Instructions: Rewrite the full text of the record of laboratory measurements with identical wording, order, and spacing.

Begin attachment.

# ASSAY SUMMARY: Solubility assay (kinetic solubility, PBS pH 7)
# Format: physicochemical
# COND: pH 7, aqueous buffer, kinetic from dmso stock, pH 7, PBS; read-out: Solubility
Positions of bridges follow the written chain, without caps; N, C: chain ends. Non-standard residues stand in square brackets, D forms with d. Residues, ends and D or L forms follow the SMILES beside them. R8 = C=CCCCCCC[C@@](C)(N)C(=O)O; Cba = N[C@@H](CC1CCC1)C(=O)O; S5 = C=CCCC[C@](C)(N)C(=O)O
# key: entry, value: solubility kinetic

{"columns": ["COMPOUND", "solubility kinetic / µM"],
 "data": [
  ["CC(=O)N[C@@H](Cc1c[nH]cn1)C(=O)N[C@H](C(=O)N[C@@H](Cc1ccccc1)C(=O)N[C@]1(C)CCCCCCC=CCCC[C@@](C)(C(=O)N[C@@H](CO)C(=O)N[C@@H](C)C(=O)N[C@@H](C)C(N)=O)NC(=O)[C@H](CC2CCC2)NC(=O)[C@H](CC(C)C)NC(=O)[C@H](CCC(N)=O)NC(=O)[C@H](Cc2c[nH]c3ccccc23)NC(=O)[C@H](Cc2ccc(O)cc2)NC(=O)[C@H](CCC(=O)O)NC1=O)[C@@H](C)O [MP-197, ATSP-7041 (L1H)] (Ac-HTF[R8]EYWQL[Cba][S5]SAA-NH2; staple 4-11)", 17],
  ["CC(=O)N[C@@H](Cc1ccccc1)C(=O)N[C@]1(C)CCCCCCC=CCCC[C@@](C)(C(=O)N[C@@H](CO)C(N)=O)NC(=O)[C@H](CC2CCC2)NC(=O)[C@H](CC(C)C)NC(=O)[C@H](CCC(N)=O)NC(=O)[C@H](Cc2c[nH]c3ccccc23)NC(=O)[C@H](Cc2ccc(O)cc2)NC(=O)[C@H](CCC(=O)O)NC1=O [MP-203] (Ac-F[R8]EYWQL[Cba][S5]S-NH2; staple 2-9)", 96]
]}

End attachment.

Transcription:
# ASSAY SUMMARY: Solubility assay (kinetic solubility, PBS pH 7)
# Format: physicochemical
# COND: pH 7, aqueous buffer, kinetic from dmso stock, pH 7, PBS; read-out: Solubility
Positions of bridges follow the written chain, without caps; N, C: chain ends. Non-standard residues stand in square brackets, D forms with d. Residues, ends and D or L forms follow the SMILES beside them. R8 = C=CCCCCCC[C@@](C)(N)C(=O)O; Cba = N[C@@H](CC1CCC1)C(=O)O; S5 = C=CCCC[C@](C)(N)C(=O)O
# key: entry, value: solubility kinetic

{"columns": ["COMPOUND", "solubility kinetic / µM"],
 "data": [
  ["CC(=O)N[C@@H](Cc1c[nH]cn1)C(=O)N[C@H](C(=O)N[C@@H](Cc1ccccc1)C(=O)N[C@]1(C)CCCCCCC=CCCC[C@@](C)(C(=O)N[C@@H](CO)C(=O)N[C@@H](C)C(=O)N[C@@H](C)C(N)=O)NC(=O)[C@H](CC2CCC2)NC(=O)[C@H](CC(C)C)NC(=O)[C@H](CCC(N)=O)NC(=O)[C@H](Cc2c[nH]c3ccccc23)NC(=O)[C@H](Cc2ccc(O)cc2)NC(=O)[C@H](CCC(=O)O)NC1=O)[C@@H](C)O [MP-197, ATSP-7041 (L1H)] (Ac-HTF[R8]EYWQL[Cba][S5]SAA-NH2; staple 4-11)", 17],
  ["CC(=O)N[C@@H](Cc1ccccc1)C(=O)N[C@]1(C)CCCCCCC=CCCC[C@@](C)(C(=O)N[C@@H](CO)C(N)=O)NC(=O)[C@H](CC2CCC2)NC(=O)[C@H](CC(C)C)NC(=O)[C@H](CCC(N)=O)NC(=O)[C@H](Cc2c[nH]c3ccccc23)NC(=O)[C@H](Cc2ccc(O)cc2)NC(=O)[C@H](CCC(=O)O)NC1=O [MP-203] (Ac-F[R8]EYWQL[Cba][S5]S-NH2; staple 2-9)", 96]
]}